While the 50th anniversary of Title IX should be celebrated because of not only advancements in women’s athletics but also education and corporate positions, our society is still far from total equality in these categories.
We collectively have just come to appreciate the brilliance of elite female athletes such as Serena Williams in the past decade. The WNBA has finally drawn the respect and allure of sports fans as it reached its 25th anniversary.
Team USA women’s soccer players won a hard-fought battle for equal salaries to their male counterparts, settling a lawsuit against the US Soccer Federation for $24 million despite the women’s soccer program being exponentially better for decades.
Yet, there’s something missing. There has still never been a female head coach of a men’s major professional sport, and these sports are running out of excuses as to why they are passing up on qualified women candidates.
The notion that male professional athletes, born in the increasingly progressive 1990s and 2000s wouldn’t listen or respect a female head coach is a fallacy. It’s the final excuse given by teams as to why they won’t take a chance on a female coach.
Let’s look at the situation in Charlotte. The NBA’s Hornets, led by one Michael Jordan, are seeking a head coach. The Hornets don’t pay particularly well and it’s considered a second- or third-tier NBA job, so they decided on ex-Nets coach Kenny Atkinson, now a Warriors assistant, to lead the franchise.
Atkinson, considered a solid but not spectacular candidate, accepted the job and then turned down the position because he wanted to remain an assistant coach in Golden State. It’s rare but not unprecedented for NBA coaches to reject jobs after accepting them. Fifteen years ago, University of Florida coach Billy Donovan accepted the Orlando Magic job, held a press conference and then went back to Florida three days later.
The Hornets now have decided to re-interviewMike D’Antoni, a 71-year-old retread coach, for the position when the best candidate lives about an hour away from Charlotte: South Carolina women’s coach Dawn Staley.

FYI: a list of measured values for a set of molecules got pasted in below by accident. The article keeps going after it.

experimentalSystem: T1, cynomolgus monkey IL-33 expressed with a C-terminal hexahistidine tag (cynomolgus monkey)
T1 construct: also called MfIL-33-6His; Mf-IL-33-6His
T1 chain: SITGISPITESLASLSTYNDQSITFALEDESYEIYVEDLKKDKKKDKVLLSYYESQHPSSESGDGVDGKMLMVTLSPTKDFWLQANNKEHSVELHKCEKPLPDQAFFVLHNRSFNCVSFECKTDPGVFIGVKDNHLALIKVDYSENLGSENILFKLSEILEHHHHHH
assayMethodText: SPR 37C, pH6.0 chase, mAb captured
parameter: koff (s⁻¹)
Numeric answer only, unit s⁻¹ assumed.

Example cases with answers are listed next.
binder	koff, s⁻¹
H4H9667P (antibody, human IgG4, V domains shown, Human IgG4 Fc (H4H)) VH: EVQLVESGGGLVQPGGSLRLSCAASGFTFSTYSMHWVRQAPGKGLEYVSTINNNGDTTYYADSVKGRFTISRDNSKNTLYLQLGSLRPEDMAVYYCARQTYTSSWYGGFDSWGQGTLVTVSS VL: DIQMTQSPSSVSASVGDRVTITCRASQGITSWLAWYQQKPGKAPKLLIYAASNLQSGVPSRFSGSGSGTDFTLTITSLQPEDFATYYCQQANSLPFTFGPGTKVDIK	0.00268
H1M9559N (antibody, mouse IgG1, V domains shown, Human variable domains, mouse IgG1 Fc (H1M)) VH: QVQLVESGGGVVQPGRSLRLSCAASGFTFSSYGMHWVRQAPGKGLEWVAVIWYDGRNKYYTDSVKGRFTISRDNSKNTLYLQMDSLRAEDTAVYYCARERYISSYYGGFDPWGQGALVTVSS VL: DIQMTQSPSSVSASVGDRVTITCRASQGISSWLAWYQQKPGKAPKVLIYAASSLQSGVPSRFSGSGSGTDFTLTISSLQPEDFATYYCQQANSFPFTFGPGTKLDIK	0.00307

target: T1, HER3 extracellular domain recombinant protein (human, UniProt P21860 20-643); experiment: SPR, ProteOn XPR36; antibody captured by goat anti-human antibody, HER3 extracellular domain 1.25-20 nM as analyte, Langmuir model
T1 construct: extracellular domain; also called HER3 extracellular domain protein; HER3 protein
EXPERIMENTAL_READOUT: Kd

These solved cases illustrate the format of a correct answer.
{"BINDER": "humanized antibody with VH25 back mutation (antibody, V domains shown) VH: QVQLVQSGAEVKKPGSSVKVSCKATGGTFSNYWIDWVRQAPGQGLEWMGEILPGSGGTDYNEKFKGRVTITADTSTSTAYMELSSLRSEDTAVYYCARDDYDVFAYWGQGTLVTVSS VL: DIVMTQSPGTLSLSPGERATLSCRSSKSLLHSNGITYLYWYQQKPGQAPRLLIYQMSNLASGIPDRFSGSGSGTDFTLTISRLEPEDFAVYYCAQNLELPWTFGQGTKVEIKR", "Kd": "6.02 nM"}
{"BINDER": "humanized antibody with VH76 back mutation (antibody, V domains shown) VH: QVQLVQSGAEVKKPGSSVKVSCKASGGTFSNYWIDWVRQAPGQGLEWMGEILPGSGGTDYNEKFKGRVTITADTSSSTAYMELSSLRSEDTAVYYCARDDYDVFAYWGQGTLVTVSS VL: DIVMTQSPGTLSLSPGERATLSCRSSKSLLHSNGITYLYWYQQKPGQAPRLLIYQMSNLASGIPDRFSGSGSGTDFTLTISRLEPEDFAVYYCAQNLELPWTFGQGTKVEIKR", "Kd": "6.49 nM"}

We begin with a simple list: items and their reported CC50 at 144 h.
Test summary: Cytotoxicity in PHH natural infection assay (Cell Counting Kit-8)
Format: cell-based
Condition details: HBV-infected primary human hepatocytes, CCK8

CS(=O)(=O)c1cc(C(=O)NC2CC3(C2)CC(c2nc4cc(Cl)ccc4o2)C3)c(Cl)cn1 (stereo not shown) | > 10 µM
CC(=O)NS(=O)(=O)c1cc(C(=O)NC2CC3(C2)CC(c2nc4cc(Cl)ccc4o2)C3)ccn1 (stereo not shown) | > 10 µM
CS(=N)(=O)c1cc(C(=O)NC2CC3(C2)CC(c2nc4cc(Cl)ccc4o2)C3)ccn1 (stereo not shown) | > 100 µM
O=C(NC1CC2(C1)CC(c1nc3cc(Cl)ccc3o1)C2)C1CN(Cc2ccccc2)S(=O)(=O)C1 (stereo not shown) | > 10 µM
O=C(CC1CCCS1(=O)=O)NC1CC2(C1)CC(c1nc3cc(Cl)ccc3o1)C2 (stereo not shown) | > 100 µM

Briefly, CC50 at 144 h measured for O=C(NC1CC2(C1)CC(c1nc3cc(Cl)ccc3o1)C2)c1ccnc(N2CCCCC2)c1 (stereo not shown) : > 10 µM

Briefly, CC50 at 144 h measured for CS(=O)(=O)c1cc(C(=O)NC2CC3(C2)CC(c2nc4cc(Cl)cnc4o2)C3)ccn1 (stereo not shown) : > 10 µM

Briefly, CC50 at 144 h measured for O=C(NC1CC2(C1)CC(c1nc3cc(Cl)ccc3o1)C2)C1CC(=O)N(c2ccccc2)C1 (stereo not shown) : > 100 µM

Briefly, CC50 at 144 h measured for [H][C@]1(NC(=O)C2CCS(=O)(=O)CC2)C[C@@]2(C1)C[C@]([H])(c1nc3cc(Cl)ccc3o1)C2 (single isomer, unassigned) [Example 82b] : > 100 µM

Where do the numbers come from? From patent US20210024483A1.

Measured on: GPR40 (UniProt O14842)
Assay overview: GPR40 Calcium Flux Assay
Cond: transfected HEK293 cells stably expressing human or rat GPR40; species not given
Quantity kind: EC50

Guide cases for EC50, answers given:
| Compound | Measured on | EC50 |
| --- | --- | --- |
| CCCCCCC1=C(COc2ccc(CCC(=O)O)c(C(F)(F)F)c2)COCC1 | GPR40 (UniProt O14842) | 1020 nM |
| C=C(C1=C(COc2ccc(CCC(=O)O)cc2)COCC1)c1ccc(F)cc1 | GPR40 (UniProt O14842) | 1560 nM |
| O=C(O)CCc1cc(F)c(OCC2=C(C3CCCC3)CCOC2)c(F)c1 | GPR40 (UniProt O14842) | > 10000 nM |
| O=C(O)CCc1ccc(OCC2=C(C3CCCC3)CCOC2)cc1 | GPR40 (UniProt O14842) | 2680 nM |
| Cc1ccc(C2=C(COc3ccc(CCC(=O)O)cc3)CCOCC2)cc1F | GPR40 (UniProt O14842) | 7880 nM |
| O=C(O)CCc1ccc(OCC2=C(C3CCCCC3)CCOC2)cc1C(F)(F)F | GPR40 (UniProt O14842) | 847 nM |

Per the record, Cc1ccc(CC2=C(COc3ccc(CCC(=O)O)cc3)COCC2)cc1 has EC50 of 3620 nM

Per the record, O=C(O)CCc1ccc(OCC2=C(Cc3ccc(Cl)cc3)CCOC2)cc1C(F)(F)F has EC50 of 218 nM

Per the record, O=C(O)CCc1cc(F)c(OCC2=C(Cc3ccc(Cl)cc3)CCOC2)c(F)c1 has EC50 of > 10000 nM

Let’s see, Staley has coached the Gamecocks to two national championships and just led the US women’s basketball team to Olympic gold in Tokyo. She is highly respected not only in women’s basketball but the sport as a whole as a Naismith Hall of Famer, and a bright mind who needs a new challenge.
Staley agreed to a seven-year, $22.4 million deal last October to become the highest paid coach in women’s basketball. Her position at South Carolina is secure. But the Hornets couldn’t gauge her interest? They couldn’t reach out to see if they can make this landmark hire, hiring the most successful female coach in the world to lead their NBA team that’s never reached the conference finals in 32 seasons under 11 male coaches.
A franchise that’s been to the playoffs three times in the past 18 years will fall in line with all the other organizations and hire the tried and tested, a coach with a three-year max window.
Staley is not campaigning for any NBA position and she did discuss the Portland Trail Blazers head coaching position because they hired Chauncey Billups. Brad Stevens called Staley about the Celtics’ opening a year ago.
Charlotte would be the perfect situation and the franchise, especially Jordan, would receive well-deserved kudos for breaking the barrier and investing in the most qualified candidate on the market, regardless of gender.
The NBA can only suggest teams hire female coaches. Commissioner Adam Silver is consistently asked about when the NBA will finally hire a female head coach. And there is really no excuse.
“In terms of women, it’s a little bit frustrating,” he said in October. “It’s an area where even just looking around the room here, you would like to see more women represented in the room here today, in all aspects of our business.
“We have historically made more progress on race rather than on gender. But I think that’s beginning to change. It’s slow. It’s frustrating. But it’s the work that we have to do every day to change awareness and then develop pools of candidates as well.”
Becky Hammon also interviewed in Portland. After years as an assistant with the San Antonio Spurs, Hammon decided to leave for a head coaching position with the WNBA’s Las Vegas Aces to prove she could be a capable lead coach, which was apparently a concern for NBA teams.
But there are no such flimsy reasons to pass on Staley. She’s qualified. She’s ready and she would be impactful for a generation of players that are more open-minded than their predecessors.
If we are celebrating the anniversary of Title IX because it pushed for equality, then we need to ensure that true equality is achieved. The Phoenix Suns, mired in controversy and upheaval because of the offensive actions of owner Robert Sarver, just hired Morgan Cato as assistant general manager and vice president of basketball operations.
Now it’s time for women to become general managers and team presidents. It’s time for professional sports teams, and that especially means the NFL and Major League Baseball, to line their coaching staffs with qualified women instead of retread men.
It’s time for owners to become more visionary and less conservative when they decide to fill critical positions in their organizations. Women will no longer be appeased by entry-level positions, especially when teams like the Hornets compile a list of barely above-average candidates to lead a team with the potential to become a power in the Eastern Conference.
Let’s reflect on the progress of Title IX but also demand more from those in decision-making positions throughout professional and college sports — you don’t think Staley could lead a men’s team to the Final Four? — and then, for many in this generation, true equality will be attained.
Gary Washburn is a Globe columnist. He can be reached at firstname.lastname@example.org. Follow him on Twitter @GwashburnGlobe.